Dyno Charts, Fuel & Jetting

Here's the first dyno chart I've had done (back in March 2004), to check the fuel mixture was OK. Unfortunately the clutch let go a bit past 6000rpm, so I've since had to fix that (new friction plates, springs). Also, after this initial session I put richer main jets in the carbs (now 120, up from 107.5 standard). I'm planning on going back some time for a follow-up run, to see to what extent the lean fuel mixture has been rectified at higher rpm. Also to find out top hp at redline (should be somewhere over 100hp). Err, and also for the insane fun of seeing the bike going beserk on the dyno.

Now 95HP @ 6400rpm is fairly respectable. Especially as this was done on rotten jetting, and before the top-end rebuild, too. I wonder what the old girl will pull at redline on a properly tuned motor? The curiosity is almost too much...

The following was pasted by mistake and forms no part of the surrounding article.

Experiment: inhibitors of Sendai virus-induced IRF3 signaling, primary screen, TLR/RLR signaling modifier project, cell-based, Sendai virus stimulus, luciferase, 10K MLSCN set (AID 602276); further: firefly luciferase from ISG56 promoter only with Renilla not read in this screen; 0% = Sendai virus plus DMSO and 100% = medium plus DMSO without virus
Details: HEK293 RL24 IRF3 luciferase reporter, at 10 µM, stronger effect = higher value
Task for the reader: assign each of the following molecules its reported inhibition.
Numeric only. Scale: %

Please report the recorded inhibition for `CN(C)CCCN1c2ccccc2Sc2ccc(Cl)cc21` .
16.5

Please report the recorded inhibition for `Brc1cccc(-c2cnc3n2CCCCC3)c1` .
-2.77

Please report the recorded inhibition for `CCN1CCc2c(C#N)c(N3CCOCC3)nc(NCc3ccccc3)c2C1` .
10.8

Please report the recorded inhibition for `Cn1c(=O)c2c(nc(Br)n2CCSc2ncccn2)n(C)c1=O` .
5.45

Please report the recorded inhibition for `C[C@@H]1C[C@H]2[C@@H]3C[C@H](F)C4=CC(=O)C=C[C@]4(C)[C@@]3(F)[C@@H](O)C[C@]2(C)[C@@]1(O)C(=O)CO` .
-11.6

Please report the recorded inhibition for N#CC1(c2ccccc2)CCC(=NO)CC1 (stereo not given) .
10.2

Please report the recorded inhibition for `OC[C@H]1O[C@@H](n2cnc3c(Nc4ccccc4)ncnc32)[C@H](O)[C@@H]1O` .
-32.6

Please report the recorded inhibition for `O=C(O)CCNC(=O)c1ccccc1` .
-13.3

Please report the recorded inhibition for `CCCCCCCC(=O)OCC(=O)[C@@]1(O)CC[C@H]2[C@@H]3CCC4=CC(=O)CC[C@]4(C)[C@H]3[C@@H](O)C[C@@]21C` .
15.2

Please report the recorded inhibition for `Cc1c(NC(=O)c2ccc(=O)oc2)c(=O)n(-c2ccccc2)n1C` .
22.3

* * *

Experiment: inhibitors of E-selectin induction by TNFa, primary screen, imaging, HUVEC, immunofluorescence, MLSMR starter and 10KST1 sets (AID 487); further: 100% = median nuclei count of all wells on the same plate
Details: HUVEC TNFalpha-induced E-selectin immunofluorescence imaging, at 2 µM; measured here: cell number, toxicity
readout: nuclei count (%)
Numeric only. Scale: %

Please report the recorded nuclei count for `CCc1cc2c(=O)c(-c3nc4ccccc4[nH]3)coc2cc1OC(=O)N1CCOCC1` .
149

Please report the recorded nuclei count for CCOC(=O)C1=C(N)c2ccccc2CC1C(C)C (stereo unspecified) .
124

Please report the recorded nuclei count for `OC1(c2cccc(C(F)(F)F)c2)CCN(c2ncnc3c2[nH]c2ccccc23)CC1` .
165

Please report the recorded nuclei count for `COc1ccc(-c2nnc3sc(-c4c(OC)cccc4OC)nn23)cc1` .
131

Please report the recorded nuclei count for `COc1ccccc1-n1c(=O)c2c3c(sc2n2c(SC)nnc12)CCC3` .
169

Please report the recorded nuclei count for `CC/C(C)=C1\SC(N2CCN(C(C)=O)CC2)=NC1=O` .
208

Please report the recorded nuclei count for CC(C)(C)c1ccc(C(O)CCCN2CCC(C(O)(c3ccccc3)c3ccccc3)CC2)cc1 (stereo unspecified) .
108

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Dec. 2005
Well I've never quite gotten around to going back for another dyno run. But my latest idea is to hook up an oxygen sensor to the exhaust manifold underneath the bike, and wire that to a digital AFR (air-fuel ratio) meter. Why would I want to do that? To do my own diagnostics, of course.

Because all I'm really after in a dyno run, is making sure that the engine's not running too lean or rich across the rev-range. Now there's no denying that watching your bike go mental on a dyno is an absolute blast and very addictive, but at the end of the day finding out peak horsepower on an engine that easily has the ability to scare me witless anyway, isn't really a priority...

So I figured that for the price of a single dyno run, I could get my mits on the hardware needed to check the air-fuel ratio myself while riding the bike in 'real world' conditions. So, will it work? I reckon it will — but watch this space.